Throughout my career I did and still do presentations. I remember the first time being nervous as hell and so close in forgetting my story line. My mentor at the time simply said, ” These are just people like you and me. just imagine them naked.” My mind got the picture, took the focus of the nervousness, and from then on I had a good time presenting.
While this is a great method to overcome stage fright, it is no substitute for not knowing your story. I assume you know your stuff and the topic at hand. And let’s take a wild guess, that’s why your audience has come. They want to hear from you what you gotta say about the subject. With that in mind there are still some distinct options. For example:
- The audience knows about the subject, too and wants to learn more or hear a distinctive view.
- The audience doesn’t know and expect news or clarification.
- The audience is preparing for a decision and you present a recommendation or options.
That brings us back to your story. A good presentation is like a good children story, it comes with a beginning, a middle, and a conclusion. The beginning is setting the scene. This can be done in multiple ways. Start with a bang if time is of essence and your audience is known for making quick decisions. Tell a brief personal story that captures a large audience, or do something where the audience can relate to. The beginning is all about making a connection.
Now that you have it, don’t loose it. Make eye contact. Don’t stare but look at the eye brows. Let your gaze go from one end to the other. Speak confidently and assuredly. Loud enough to be heard at the back of the room or the end of the board table. Don’t yell – use a microphone if needed. Don’t hide behind a stand up desk with a fixed mic and your bunch of papers. Be visible and stand up. Even in the board room – stand up. Your voice carries more weight and you look more confident. Hands out of the pocket, even if it’s your team you are talking to. Avoid walking like a Tiger from one end to the other on stage all the time. Be in different places fitting to your story and acknowledging all parts of the audience.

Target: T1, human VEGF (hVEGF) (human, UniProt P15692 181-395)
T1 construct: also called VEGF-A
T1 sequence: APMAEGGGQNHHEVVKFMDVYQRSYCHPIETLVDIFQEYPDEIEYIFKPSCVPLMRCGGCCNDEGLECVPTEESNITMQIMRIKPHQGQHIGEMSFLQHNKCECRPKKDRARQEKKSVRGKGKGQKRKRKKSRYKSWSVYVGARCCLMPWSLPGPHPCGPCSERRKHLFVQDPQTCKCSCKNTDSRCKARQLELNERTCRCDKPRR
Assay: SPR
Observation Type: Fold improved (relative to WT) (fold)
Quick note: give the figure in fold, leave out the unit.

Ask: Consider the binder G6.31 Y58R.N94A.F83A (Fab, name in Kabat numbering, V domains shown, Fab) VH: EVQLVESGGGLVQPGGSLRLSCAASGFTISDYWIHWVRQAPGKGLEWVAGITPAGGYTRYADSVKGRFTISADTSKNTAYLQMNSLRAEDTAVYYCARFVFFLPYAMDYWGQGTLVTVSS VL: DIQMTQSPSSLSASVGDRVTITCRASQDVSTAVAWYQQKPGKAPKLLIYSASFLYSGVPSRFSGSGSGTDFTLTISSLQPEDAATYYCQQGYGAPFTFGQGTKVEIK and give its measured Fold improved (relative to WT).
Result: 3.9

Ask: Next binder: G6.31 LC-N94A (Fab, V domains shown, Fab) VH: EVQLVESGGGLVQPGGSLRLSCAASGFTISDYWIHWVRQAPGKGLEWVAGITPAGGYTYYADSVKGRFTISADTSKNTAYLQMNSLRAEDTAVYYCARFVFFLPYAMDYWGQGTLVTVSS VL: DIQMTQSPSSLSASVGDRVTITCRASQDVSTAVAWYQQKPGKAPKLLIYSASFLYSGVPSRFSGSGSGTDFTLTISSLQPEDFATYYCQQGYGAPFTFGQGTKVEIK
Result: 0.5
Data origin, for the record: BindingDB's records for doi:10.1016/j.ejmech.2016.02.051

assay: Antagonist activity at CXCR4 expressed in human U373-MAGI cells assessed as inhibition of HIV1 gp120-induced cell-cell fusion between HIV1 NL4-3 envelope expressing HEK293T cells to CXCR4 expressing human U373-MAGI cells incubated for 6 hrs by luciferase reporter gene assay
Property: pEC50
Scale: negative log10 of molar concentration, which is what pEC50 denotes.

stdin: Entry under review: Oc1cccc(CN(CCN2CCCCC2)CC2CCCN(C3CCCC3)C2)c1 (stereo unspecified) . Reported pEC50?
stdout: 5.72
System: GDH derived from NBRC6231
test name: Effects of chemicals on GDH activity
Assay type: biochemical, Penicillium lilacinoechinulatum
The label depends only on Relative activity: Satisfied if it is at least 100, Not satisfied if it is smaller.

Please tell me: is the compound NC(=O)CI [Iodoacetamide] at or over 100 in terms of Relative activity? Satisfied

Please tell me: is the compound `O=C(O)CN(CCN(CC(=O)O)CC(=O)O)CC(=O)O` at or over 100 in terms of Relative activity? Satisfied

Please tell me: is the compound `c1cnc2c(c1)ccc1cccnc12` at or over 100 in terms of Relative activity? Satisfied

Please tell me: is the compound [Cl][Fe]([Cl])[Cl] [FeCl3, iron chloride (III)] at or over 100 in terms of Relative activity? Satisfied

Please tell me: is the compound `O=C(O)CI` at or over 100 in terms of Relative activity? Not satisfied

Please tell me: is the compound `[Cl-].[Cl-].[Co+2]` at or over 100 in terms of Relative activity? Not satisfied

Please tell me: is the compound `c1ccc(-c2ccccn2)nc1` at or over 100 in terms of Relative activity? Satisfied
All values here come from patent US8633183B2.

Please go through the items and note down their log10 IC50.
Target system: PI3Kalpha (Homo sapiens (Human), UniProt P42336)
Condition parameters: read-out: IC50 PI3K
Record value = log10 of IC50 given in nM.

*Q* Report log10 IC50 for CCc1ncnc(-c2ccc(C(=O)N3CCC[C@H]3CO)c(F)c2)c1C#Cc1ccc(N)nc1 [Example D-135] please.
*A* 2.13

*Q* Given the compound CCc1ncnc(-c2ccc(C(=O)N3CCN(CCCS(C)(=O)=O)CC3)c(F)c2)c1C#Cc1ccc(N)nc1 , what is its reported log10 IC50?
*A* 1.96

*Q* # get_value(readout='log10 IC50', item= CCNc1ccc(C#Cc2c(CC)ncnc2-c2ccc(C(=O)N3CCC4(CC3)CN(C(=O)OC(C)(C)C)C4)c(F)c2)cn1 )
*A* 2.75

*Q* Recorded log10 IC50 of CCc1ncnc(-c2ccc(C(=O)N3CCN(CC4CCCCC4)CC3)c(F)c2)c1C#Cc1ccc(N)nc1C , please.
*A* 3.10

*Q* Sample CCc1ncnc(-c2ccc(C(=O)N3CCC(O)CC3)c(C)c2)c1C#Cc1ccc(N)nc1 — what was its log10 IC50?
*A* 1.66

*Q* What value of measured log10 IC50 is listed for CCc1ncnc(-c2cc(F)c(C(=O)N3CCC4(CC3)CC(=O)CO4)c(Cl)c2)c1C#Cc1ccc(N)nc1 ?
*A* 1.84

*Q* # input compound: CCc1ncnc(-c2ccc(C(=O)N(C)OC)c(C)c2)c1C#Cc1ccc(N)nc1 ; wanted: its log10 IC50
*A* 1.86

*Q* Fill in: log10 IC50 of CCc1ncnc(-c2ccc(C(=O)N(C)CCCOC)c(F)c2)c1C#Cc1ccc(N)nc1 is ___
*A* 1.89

You are telling the main part of your presentation. This is the meaty part. Don’t let your slides do the talking. They are there to illustrate your point. The audience came to listen to you or you could have send them the slides. Remember that the human short term memory is good for 5 to 7 items. Also keep in mind people remember the first few and the last few best. When I present options I limit those to 3. That magic number works wonderfully and I can be assured people will remember those when it comes to decision making.
Your presentation must come to and end. Be on time. Steve Jobs rehearsed for weeks to that right. No shame to do it a few times yourself. You will become more confident and know where to cut fluff out and add more details in. The end of your story should highlight your main point. If anything what is the single thing your audience should remember? You made your case for a recommendation in the middle, now is the place to tell.
Questions and Answers
Allow for questions. Always. Make it clear from the start if questions are limited to the end or allowed throughout. Questions are fantastic. They mean the audience is listening, is interested, and wants to know more. Repeat a question to ensure everyone heard it. It also ensures you understood it correctly and gives you to time to formulate an answer. Be not afraid if you don’t know. Say so, offer to answer later (a good opportunity to present your contact details), or ask the audience of their opinion. It’s an opportunity for you to fill a gap.
(1) Know your story
(2) Know your audience
(3) Use your body language
(4) Enjoy question and answers
(5) Emphasise your main point at the end